Thursday, October 12, 2017

Did Something Eat Something Else?*

(*George Carlin)

Some pictures only a blogger would take.  And some situations become less annoying if they could make a good post.

So with that as explanation, here are some pictures of empty food containers as I found them in their natural habitat:





I know this is not unique to our home, but come on!  Why, children, why?

Not pictured, but infinitely more common, are the empty containers that you can't tell are empty until you pick them up.  I am often tricked when making a shopping list into thinking we have yogurt or cream or butter or cereal AND WE DON'T.  We just have strategically placed empty containers for those things as if we are staging a play and just need the appearance of a fully stocked refrigerator or pantry.

This boggles my mind, because leaving an empty plate in the fridge is just lazy.  I get lazy.  But putting an empty container back into the fridge or the pantry takes a modicum of effort.  It would be easier to leave the empty container on the counter!  Still not as good as cleaning it out and putting it in the recycling, but at least if it's out I can tell it's probably done.  What is the point of putting an empty container of milk or orange juice BACK into the fridge?  WHAT IS THAT?!

Not a deep post, I know.  But parenting runs the gamut from the sublime to the ridiculous, and this is freaking ridiculous.  (Now excuse me while I go prod everything in the fridge before running to the store again.)

Friday, October 6, 2017

Mona the Ostrich

Mona is amazing.  And she makes amazing costumes.

I have really enjoyed making costumes for Mona, but a few years ago she decided to have a hand in her costume creation and did the head to her tapajera outfit without my help.  Then the following year she did most of her griffin outfit herself.  Last year she didn't need me at all and did her scorpion costume completely on her own.  (She still wears it and was a hit at Bug Day at the nature center recently.)

This year she outdid herself with an ostrich costume.

She was so excited about her ideas for it that it's already finished well in advance of Halloween.  It was fascinating to watch her work out how it would all go together.

Tuesday, October 3, 2017

Enough and Done

Yesterday morning I woke up to the news of what is now being called the largest mass shooting in our nation's history.  The story was on the radio as I made breakfast.  It was on my Facebook feed as I checked on it at work.  It was on the radio again as I cooked dinner.  Discussion of it was absent at my evening rehearsal, but then I was confronted with it again from multiple sources when I went back to work to finish a few things before finally returning home to crawl in bed.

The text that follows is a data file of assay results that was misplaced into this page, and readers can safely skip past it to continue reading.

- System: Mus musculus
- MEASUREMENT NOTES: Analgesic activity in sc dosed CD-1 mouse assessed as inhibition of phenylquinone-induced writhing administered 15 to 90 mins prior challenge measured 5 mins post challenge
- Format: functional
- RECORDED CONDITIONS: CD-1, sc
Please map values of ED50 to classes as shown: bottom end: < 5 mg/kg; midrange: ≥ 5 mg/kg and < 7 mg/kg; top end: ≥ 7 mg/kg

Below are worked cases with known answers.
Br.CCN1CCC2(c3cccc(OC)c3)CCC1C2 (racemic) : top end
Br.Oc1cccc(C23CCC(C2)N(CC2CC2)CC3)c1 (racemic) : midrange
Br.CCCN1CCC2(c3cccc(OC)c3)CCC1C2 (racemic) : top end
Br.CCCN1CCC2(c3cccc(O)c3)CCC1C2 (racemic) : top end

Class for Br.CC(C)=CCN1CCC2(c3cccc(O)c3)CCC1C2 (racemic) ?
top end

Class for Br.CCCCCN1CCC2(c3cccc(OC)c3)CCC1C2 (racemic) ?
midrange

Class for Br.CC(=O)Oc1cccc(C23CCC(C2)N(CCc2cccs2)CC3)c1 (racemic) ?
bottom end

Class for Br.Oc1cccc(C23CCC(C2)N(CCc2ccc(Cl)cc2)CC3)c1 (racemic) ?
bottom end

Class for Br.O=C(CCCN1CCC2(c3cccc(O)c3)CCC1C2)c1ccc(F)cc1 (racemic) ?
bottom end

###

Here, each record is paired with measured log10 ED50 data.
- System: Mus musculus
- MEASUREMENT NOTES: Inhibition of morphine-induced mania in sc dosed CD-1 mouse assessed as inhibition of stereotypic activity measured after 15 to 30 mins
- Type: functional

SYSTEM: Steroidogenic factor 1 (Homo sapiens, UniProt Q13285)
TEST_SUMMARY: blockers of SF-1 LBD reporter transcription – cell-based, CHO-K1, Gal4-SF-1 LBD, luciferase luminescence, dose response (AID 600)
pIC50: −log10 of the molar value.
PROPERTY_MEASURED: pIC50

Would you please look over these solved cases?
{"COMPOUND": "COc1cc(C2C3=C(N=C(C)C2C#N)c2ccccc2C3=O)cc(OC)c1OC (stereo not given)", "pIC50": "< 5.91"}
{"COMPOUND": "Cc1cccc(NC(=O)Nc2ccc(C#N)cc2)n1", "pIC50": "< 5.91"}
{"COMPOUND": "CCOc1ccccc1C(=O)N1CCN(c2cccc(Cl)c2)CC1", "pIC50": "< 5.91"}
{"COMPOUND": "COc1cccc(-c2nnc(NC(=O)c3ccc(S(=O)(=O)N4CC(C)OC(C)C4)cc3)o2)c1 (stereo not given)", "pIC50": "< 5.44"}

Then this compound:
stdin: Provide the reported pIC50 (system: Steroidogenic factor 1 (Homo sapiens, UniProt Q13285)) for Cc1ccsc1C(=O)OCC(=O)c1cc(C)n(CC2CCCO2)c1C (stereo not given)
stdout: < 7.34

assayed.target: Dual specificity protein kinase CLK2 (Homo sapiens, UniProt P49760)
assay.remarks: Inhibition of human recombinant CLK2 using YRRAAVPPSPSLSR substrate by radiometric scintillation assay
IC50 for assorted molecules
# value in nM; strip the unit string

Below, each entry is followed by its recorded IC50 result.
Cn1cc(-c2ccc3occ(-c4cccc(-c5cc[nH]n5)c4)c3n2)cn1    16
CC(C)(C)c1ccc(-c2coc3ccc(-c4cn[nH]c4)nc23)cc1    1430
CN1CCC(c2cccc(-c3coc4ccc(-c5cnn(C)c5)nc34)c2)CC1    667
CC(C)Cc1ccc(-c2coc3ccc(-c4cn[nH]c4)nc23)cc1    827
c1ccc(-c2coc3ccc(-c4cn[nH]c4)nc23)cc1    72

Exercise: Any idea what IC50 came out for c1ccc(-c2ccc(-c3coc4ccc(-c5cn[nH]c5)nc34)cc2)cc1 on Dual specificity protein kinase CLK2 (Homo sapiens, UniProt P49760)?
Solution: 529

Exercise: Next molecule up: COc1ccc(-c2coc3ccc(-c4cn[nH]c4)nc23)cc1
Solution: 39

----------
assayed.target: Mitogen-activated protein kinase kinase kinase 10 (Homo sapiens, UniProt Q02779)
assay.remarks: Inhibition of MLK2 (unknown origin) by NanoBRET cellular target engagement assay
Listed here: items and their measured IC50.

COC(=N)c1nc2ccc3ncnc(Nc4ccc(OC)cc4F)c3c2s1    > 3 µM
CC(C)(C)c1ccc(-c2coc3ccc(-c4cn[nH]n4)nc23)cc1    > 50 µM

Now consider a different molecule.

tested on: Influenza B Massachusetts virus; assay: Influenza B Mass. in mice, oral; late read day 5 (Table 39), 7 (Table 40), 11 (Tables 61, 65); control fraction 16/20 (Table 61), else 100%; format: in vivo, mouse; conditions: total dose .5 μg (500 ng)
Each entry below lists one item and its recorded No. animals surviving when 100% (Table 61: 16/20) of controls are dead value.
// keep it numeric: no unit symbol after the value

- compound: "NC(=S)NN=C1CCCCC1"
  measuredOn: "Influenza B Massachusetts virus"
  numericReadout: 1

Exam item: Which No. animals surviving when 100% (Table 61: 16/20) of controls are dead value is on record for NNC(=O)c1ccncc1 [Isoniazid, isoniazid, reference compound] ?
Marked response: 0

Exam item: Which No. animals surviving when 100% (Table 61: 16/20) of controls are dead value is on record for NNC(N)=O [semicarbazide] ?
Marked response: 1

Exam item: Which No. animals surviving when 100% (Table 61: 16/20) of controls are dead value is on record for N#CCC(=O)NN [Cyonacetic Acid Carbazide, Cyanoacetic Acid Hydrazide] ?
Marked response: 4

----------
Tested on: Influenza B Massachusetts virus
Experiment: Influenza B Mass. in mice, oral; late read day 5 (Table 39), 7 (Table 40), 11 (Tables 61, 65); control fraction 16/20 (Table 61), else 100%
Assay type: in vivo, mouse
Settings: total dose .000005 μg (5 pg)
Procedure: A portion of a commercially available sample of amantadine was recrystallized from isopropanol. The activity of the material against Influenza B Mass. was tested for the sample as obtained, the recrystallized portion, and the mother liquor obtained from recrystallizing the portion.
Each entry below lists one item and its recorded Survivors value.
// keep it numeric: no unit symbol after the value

I was not surprised this shooting happened.  In all the coverage I heard in and around Las Vegas, nobody sounded surprised.

You know what did surprise me a little?  I had no tears for this event.  None.  I am fatigued.  I was distressed in the abstract.  I was sad for the victims and their families in a general way.

Sunday, September 24, 2017

Getting Older

Getting older is weird.  Because I don't feel old, really, I just feel like me.  In my mind my college experience wasn't that long ago, but it really was.  My high school just had a 30 year reunion.  I remember my high school self, so that doesn't seem distant, but the numbers don't lie.

I think about how when I was in elementary school I couldn't understand why people referred to kids in high school as "kids" since they sure looked like adults to me.  Now even college kids seem very young.  And what used to sound "old" doesn't seem all that old now.  When I was a kid, 50 sounded very old.  Today I have trouble seeing 60 as particularly old, but that's getting into retirement age for many so I guess I have to accept that fact.  I think about how my grandfather was 70 when he died, and that seemed okay at the time because he was an old man, but now I find it shocking he died so young.

The really sobering markers of aging aren't the ones I was expecting.  It's the odd bits of change and history that slowly slip by rendering all your memories out of step.  Realizing news events from my childhood that resonated with me are completely unfamiliar to many of the people I talk to on a daily basis is disconcerting.  I have to explain to my kids things like the eruption of Mt St Helens or the Iran hostage crisis or the Challenger explosion.  Those are peripheral tidbits that don't necessarily come up in school.  But they sound as ancient to them as my dad talking about seeing the Beatles at Shea Stadium or people describing when Kennedy was shot did to me.

Tuesday, September 12, 2017